Heretofore, gas turbine blades made from east high temperature resistant alloys have been widely used but have been subject to limitation as to their useful life between engine overhauls and it is standard practice to limit the useful life of a gas turbine before rebuilding to a total number of hours which is much less than the expected life of the blades, based upon the statistically expected life of the blades for the reason that the useful life must be less than the minimum life of any blade, although most blades would far exceed that minimum life in actual use.

As contrasted with the relatively erratic behavior of conventionally cast blades, the gas turbine blades of the present invention, although made from alloys of the same constituents as the alloys of prior conventionally cast blades, having a face centered, cubic, crystal structure, uniformly exhibit a longer life under similar conditions of stress and temperature and do not fail without warning, but rather, after they have been used for this longer life period, the blades generally elongate during a period of many hours, thereby allowing longer operating life between engine overhauls and contributing to greater economy in actual operation.

The blades of the present invention have an elongated, columnar macro-grain structure with substantially unidirectional crystals aligned substantially parallel to the axis of the cast blade; that is, with a columnar structure in the alloy of the blade. The grain boundaries of the alloy of the cast blade are oriented so as to be substantially parallel to the principal stress axis of the blade, and there is an almost complete elimination of grain boundaries normal to this stress axis.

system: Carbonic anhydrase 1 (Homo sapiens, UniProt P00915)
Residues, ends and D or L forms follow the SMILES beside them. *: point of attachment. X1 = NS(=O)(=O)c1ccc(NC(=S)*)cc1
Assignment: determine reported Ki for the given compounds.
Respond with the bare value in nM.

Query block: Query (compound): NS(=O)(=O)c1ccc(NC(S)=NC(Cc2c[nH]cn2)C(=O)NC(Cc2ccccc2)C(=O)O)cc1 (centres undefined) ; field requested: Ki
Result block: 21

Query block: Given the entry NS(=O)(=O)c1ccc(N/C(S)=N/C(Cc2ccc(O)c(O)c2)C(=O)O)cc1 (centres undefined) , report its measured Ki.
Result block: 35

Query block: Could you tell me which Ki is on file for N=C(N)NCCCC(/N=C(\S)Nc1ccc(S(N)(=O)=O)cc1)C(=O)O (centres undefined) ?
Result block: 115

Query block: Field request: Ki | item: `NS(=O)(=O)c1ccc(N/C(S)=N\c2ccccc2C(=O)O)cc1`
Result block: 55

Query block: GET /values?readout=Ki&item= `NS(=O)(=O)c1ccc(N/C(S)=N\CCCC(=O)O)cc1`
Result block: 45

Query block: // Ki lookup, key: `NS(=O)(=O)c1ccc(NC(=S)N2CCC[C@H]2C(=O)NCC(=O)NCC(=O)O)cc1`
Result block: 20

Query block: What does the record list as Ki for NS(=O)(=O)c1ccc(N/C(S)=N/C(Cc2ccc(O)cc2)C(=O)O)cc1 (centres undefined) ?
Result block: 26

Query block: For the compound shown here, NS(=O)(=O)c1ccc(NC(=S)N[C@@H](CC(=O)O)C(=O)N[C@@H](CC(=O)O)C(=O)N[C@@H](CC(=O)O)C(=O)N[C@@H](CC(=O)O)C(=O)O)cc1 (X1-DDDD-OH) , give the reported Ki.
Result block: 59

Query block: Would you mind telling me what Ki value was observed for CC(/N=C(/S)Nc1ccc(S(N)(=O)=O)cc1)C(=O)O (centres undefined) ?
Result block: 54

Alloys which are suitable for use in making the novel cast gas turbine blades of the present invention are pref- 3,260,505 Patented July 12, 1966 erably nickel base (containing at least 35% nickel and preferably and more usually more than 50% nickel) high temperature alloys, falling within the following weight percentage ranges for the various constituents of the alloy, although, as set forth below, certain cobalt base alloys are also suitable for use in accordance with the present invention.

The nickel base alloys referred to are those having the following weight percentage range of composition of ingredients:

, Percent Chromium 2 to 25 Cobalt 4 to 30 Molybdenum or tungsten 2 to 14 Aluminum 0 to 9 Titanium 0 to 6 Aluminum and titanium, at least 3.5 Carbon 0.1 to 0.5 Boron 0.005 to 0.1 Zirconium 0.05 to 0.2

Balance essentially nickel in a quantity of at least 35% and preferably and usually more than 50% by weight, although, in addition to the foregoing constituents, the alloy may include the following element-s within the following percentage ranges:

Percent, max.

Vanadium 1.5 Iron 5.0 Manganese 1.0 Silicon 1.0

Chromium 15 to 27 Nickel 0 to 12 Tungsten 5 to 12 Titanium, maximum 1 Carbon 0.40 to 1.2 Zirconium 0.05 to 2.5

with optional additions of the following elements:

Percent Tantalum 0 to 10 Columbium 0 to 3 Boron, maximum 0.01 Iron, maximum 1.5 Manganese, maximum 0.2 Silicon, maximum 0.2

The balance of the alloy being essentially cobalt preferably and usually more than 50% by weight and being not less than 35% by weight of the total alloy and as indicated, a portion of the cobalt may be replaced by nickel. As with the nickel alloys, the cobalt alloys may include trivial amounts of impurities such as sulfur, phosphorus, copper, and the like in amounts which do not deleteriously affect the novel advantageous characteristics of the cast blades in their novel crystalline form.

Among the alloys which are suitable for making the cast gas turbine blades of the present invention are many of the alloys falling within the ranges specified above and disclosed in the prior United States patents to: Thielemann, 3,026,198 of 1-962; Thielemann, 2,948,606 of 1960; Bieber, 3,061,426 of 1962; Johnson, 2,747,993 of 1956; and the alloys which are commercially known as IN 100, SM 200,